The European Union has unveiled a new strategy to combat growing antisemitism and hate speech in Europe.
The bloc said on Tuesday that it plans to raise awareness about Jewish life, protect places of worship and ensure that the Holocaust cannot be forgotten.
The European Commission said the measures were introduced given the "persistence and a significant increase of anti-Semitic incidents".
According to Europe’s Fundamental Rights Agency, 90 percent of Jews consider that antisemitism has increased in their country and is a serious problem. More than one in three people have considered emigrating to escape the abuse.
"The strategy we are presenting today is a step-change in how we respond to antisemitism," said European Commission President Ursula von der Leyen.
"Europe can only prosper when its Jewish communities feel safe and prosper."
What is the new strategy?
Under the plan, the Commission will use EU funds to support member countries as they develop their own national strategies against antisemitism.
The aim is to set up a Europe-wide network of "trusted flaggers" along with Jewish organisations to help remove illegal online hate speech.
Brussels will also work with industry and IT companies to prevent the illegal display and online sale of Nazi-related symbols, memorabilia, and literature.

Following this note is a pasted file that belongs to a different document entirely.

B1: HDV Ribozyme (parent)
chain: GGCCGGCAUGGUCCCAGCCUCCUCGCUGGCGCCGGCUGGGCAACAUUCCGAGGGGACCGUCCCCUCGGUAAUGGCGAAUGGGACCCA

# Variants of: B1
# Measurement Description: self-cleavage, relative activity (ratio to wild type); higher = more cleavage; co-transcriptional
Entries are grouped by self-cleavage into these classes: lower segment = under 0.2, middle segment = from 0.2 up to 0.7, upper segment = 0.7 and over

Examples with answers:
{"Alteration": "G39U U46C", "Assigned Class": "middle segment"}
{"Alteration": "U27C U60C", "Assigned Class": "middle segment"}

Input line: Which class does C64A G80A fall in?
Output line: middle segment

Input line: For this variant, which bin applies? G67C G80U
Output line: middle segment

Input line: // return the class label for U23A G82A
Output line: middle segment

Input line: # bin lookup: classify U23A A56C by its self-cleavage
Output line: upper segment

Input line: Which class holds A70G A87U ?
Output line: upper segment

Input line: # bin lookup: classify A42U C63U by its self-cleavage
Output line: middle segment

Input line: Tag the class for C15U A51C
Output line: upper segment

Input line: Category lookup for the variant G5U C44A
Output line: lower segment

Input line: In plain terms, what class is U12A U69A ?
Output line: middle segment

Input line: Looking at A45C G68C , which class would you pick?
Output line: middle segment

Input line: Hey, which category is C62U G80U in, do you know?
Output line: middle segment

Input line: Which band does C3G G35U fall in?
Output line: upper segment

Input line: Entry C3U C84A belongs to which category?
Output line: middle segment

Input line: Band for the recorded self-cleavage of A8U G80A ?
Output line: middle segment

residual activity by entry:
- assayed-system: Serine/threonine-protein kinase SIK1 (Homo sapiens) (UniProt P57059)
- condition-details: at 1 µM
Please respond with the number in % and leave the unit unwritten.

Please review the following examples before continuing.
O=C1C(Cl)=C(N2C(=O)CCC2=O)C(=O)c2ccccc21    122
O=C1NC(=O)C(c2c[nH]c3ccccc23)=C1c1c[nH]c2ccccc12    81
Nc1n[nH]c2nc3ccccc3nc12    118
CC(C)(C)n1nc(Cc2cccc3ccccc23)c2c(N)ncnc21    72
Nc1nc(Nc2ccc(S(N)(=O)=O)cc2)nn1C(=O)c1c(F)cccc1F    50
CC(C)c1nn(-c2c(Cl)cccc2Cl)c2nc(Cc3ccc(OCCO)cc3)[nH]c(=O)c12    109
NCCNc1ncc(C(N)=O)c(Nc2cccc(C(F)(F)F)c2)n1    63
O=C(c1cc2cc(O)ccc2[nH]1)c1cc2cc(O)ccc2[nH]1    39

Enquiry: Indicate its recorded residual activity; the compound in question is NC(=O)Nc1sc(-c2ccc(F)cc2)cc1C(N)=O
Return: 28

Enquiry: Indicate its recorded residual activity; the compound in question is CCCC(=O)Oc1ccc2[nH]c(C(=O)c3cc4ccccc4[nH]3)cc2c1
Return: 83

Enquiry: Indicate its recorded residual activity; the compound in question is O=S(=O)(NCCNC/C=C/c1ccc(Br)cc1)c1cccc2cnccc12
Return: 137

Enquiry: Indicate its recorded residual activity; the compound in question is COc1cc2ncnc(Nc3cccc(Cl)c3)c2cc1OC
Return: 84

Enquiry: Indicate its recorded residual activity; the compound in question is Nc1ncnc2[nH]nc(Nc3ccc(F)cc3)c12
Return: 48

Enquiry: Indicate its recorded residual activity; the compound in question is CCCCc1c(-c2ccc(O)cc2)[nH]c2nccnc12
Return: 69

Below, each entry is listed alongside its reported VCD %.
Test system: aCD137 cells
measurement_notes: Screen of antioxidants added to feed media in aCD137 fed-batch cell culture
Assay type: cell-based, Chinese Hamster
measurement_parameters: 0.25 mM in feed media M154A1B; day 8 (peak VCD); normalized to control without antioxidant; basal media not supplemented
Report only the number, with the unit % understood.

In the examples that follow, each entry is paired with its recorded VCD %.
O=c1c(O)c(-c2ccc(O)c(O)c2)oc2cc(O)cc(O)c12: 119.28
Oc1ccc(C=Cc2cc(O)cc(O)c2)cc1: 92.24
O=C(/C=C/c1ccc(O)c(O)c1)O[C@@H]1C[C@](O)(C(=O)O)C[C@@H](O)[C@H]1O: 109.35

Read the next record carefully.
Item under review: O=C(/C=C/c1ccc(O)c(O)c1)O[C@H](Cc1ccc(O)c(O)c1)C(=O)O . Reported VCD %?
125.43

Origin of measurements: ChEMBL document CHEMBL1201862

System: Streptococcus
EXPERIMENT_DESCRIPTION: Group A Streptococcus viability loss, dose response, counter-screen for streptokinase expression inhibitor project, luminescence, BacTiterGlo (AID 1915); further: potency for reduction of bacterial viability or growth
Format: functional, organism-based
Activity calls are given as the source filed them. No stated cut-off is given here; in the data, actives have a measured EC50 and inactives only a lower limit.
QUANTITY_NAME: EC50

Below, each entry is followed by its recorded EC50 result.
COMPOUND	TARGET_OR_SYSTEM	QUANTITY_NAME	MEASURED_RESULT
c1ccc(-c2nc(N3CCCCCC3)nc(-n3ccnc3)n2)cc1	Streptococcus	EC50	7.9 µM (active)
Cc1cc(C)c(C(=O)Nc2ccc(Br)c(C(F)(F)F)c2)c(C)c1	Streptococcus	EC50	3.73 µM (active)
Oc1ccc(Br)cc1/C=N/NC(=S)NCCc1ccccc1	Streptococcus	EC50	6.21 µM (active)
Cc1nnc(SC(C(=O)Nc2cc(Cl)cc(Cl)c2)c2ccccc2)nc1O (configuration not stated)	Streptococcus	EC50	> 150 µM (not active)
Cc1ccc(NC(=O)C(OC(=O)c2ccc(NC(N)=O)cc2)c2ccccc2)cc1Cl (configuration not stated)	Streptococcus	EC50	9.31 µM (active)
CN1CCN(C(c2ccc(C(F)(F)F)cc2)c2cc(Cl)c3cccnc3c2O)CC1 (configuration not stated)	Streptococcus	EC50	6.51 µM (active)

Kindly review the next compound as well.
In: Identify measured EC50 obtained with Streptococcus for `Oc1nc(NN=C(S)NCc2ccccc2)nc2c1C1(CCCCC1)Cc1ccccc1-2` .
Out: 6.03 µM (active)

Funding will be provided to better protect public spaces and places of worship to help Jewish people feel safer, with €24 million available already next year.
Other steps will be taken to safeguard Jewish heritage and raise awareness about Jewish culture, life, and traditions.
The Commission also wants to create a network of sites "where the Holocaust happened" in cooperation with local communities, to keep the memory of the genocide alive.
Another focus of the plan is to ensure that EU aid and development funds that go abroad cannot be used for activities that might incite hatred and violence against the Jewish people.
More reports of anti-semitism in Europe
A leading Jewish group in Germany said it was shocked at reports that a German-Israeli singer was turned away from a hotel because he was wearing a Star of David pendant.
Gil Ofarim shared a video on Instagram on Tuesday showing him in front of the Westin hotel in the eastern German city of Leipzig.
Ofarim said a hotel employee asked him to put away his necklace before checking in.
The head of the Central Council of Jews in Germany, Josef Schuster, responded on Twitter, saying "the antisemitic hostility against Gil Ofarim is appalling".
The Westin Leipzig told The Associated Press that it was "concerned and alarmed by the intolerable accusations" and had launched an investigation.
Meanwhile, anti-semitic graffiti has been discovered in barracks at the Auschwitz II-Birkenau site.
The Memorial and Museum running the site released a statement on Tuesday and condemned the act as "outrageous."
"An offense against the Memorial Site is above all, an outrageous attack on the symbol of one of the greatest tragedies in human history and an extremely painful blow to the memory of all the victims of the German Nazi Auschwitz-Birkenau camp," the memorial site said on Twitter.
The memorial said that police are analysing the graffiti and added that security measures at the site were being expanded.